Carolina Hurricanes: What the hell happened to Chad LaRose? After 10 years in the organization, he didn't show up for his annual exit interview with the coaching staff and hasn't answered a number of calls and texts. I knew he shouldn't have booked that summer vacation to the Bermuda Triangle.

Chicago Blackhawks: Patrick Sharp recently did a commercial for the Illinois Lottery in which he pretended to be a room service waiter and brought food to a few Blackhawks fans. Incidentally, you probably have a better chance at having Patrick Sharp bring you room service than you do of winning the lottery, so that's fun.

Colorado Avalanche: Matt Duchene just got a massive new contract, an Olympic camp invite and is training with Sid Crosby all summer. So I guess things are going pretty well for Matt Duchene, except for that whole "being on the Avs" thing.

Columbus Blue Jackets: Well, folks, we found it. It's the most boring interview of all time, starring Jackets first-round pick Kerby Rychel. Truly a momentous day.

Dallas Stars: Here's something crazy: The 2013 Stars will only have six players on the roster who were with the team just two years ago. Six! If you can name all of them, you are Jim Nill.

Detroit Red Wings: You know who else's number they should retire in Detroit after Nick Lidstrom? Chris Osgood. Hahaha.

Edmonton Oilers: NHL.com really went out on a limb this weekend, saying that the Oilers "youthful core will be key" for this coming season. I don't know if I buy it. I mean, if Taylor Hall, Jordan Eberle, Ryan Nugent-Hopkins, Sam Gagner, Nail Yakupov, Justin Schultz and Devan Dubnyk don't perform to their capabilities, they could still be decent, right?

Florida Panthers: This says the Panthers' training camp will be interesting, and that will make it the only interesting thing about the 2013-14 Florida Panthers.

Los Angeles Kings: Kyle Clifford re-signed with the Kings for two years following a 14-point season, and will probably get a bigger role with Brad Richardson and Dustin Penner skipping town this summer.

Minnesota Wild: So the Wild are going to ask a lot of the young kids on their roster —your Charlie Coyles and Jason Zuckers and Mikael Granlunds and Nino Niederreiters — this season. Yeah, they're not going to make the playoffs.

Montreal Canadiens: Danny Briere is excited to join the Habs. Or, perhaps more accurately, he is excited someone is going to pay him a lot of money for the next two years after how the last season went.

Nashville Predators: The Predators All-Time Team really depressed the hell out of me.

New Jersey Devils: The Gatineau Olympiques just made a move that makes Anthony Brodeur a likely roster goaltender for next season, which may not be the best decision for him to make, from a developmental standpoint.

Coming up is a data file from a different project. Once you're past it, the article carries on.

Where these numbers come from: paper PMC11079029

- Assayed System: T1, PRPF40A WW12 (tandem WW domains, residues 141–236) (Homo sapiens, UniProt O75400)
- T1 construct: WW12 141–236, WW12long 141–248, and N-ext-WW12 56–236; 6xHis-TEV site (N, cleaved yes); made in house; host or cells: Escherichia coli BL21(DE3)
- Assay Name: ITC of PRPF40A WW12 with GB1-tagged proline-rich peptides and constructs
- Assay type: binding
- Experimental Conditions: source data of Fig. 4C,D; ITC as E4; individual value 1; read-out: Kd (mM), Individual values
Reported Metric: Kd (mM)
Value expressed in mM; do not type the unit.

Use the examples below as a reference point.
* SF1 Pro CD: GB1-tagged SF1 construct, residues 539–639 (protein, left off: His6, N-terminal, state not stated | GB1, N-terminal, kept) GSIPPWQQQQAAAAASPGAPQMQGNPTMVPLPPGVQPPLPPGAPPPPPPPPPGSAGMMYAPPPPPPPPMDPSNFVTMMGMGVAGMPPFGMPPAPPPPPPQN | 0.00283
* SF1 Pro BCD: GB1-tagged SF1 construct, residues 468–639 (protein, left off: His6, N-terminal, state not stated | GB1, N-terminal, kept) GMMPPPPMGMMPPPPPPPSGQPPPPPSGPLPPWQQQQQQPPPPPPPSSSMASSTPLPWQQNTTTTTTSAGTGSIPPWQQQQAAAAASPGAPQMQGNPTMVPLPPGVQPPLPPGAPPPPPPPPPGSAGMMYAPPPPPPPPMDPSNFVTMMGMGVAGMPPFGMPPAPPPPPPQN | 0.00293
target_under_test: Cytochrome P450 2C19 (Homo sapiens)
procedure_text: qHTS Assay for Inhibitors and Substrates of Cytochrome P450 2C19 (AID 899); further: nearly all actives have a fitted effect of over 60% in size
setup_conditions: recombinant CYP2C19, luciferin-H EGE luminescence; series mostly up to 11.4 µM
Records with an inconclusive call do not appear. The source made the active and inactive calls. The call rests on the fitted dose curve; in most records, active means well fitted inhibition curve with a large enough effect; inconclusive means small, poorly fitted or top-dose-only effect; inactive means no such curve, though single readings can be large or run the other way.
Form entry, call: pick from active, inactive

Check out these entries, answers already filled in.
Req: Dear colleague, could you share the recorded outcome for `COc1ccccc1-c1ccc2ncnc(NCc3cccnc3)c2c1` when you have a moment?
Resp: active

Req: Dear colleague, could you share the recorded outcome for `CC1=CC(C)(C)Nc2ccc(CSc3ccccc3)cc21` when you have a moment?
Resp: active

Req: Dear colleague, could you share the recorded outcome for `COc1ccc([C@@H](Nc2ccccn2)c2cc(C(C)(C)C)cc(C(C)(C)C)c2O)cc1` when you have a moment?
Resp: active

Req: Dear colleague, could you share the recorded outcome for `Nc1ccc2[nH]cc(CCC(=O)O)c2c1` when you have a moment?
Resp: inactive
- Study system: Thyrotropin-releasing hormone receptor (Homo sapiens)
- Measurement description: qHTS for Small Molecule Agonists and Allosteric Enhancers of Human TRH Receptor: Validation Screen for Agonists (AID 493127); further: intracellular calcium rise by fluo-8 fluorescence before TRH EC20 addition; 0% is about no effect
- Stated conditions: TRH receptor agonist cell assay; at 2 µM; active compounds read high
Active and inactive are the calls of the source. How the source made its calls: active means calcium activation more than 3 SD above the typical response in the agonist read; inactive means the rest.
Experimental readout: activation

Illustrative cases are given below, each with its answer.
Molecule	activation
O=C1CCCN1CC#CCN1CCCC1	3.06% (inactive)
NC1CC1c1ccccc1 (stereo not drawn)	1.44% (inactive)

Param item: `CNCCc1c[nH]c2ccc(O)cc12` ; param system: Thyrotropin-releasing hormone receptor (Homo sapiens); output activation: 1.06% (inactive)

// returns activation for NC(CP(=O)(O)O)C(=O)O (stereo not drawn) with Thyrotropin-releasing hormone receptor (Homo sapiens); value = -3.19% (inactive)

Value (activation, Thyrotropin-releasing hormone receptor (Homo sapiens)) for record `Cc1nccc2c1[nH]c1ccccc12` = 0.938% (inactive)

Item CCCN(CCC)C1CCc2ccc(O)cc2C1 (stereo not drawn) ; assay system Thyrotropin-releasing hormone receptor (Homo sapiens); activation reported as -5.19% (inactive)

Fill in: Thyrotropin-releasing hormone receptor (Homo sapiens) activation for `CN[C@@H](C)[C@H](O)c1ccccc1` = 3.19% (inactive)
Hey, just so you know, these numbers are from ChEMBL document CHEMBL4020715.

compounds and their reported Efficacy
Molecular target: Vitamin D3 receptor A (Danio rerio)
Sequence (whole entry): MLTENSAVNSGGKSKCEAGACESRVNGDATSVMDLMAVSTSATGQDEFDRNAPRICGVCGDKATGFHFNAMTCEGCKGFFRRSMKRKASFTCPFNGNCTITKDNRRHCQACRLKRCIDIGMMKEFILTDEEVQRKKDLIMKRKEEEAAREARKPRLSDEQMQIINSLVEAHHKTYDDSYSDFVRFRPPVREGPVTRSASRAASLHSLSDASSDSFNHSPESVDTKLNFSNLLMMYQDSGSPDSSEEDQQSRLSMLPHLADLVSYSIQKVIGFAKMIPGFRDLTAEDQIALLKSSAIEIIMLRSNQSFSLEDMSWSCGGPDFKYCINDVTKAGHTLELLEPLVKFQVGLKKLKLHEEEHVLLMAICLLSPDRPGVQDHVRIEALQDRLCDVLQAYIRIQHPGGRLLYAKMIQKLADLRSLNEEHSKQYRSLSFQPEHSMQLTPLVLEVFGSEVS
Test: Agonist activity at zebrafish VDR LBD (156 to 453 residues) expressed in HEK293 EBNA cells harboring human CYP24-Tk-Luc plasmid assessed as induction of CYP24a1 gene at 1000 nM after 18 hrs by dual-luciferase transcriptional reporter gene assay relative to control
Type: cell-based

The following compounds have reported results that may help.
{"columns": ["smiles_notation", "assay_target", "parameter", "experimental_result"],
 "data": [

New York Islanders: Matt Carkner is really trying to not get injured this season because he's played just 51 regular-season games since 2011. Ah, but hey, the Islanders gave him three years anyway, so in the end does it really matter that much?

New York Rangers: Hey Ryan McDonagh, you're a 24-year-old and an outstanding defenseman who just got invited to Olympic camp so maybe you need to start scoring more points or something I guess.

Ottawa Senators: Is this the point at which newly re-signed Stephane Da Costa sticks with the Senators' big club? Maybe, maybe not. But it's almost certainly his last chance to do so.

Philadelphia Flyers: Peter Laviolette is excited and optimistic for the new season which leads me to believe he probably hasn't looked at the team's goaltending depth chart.

Phoenix Coyotes: The Coyotes are assuring everyone that they're going to complete their sale on time before the deadline. Which is to say, today. This is the ultimate "I'll believe it when I see it and not a second before" situation.

Pittsburgh Penguins: Boy isn't Sid Crosby great? Don't you just love him? Isn't he wonderful? He's still the biggest name in the sport. Wow he's the best. We can't get enough of him. Signed, The Pittsburgh Media.

San Jose Sharks: Jeepers creepers guys, One Direction all wore Sharks jerseys at a recent concert in San Jose. This kind of shameless nonsense makes the Sharks look so stupid, right? Who cares because boy bands are dumb and hockey is for real men only. Also, it's pretty cool when pro wrestlers do this same stuff in my opinion.

St. Louis Blues: The Blues say they aren't close to getting a new deal agreed with Alex Pietrangelo. They keep insisting that a "bajillionty" dollars isn't a thing they can offer him.

Tampa Bay Lightning: Nov. 27 will be Vinny Lecavalier's first game back in Tampa. Mark your calendars because, "But as far as Philly is concerned, the Flyers-Lightning rivalry is one of the most heated in Bolts team history." Did you know that? Did anyone? Is this because of that in-game 1-3-1 protest a few years ago? Conversely, on a list of rivals, where do you think the Flyers have the Lightning? A millionth place?

Toronto Maple Leafs: The Leafs are acting like they're not going to just hand Jonathan Bernier the No. 1 starter job the second training camp opens. So cute.

Vancouver Canucks: "Another 29 people, including two minors, have been charged in Vancouver's Stanley Cup riot." You get the feeling this is just what happens on a slow news day in Vancouver now.

Washington Capitals: Everyone seems to have agreed at this point that the Capitals have to be the team to make a run at Mikhail Grabovski but I wonder if it's based on anything more than "His name sounds Russian and he's a center."

Winnipeg Jets: "Why the Jets core wasn't ready upon relocating to Winnipeg." Blame Atlanta for everything! Lock up all the players that came to you from Atlanta anyway. That's the Winnipeg Way!

Gold Star Award

That Antoine Roussel story over the weekend is awesome. What a dude.
Minus of the Weekend
Had a nice conversation over the weekend about how poorly run the Leafs are. It's fun to laugh about hockey!

Perfect HFBoards Trade Proposal of the Week

User "Vatican Roulette" doesn't seem to understand how hockey works.

To Phoenix: Eriksson


To Boston:


It was one of those lady cops ya hear about.

Ryan Lambert publishes hockey awesomeness almost never over at The Two-Line Pass. Check it out, why don’t you? Or you can e-mail him here and follow him on Twitter if you so desire.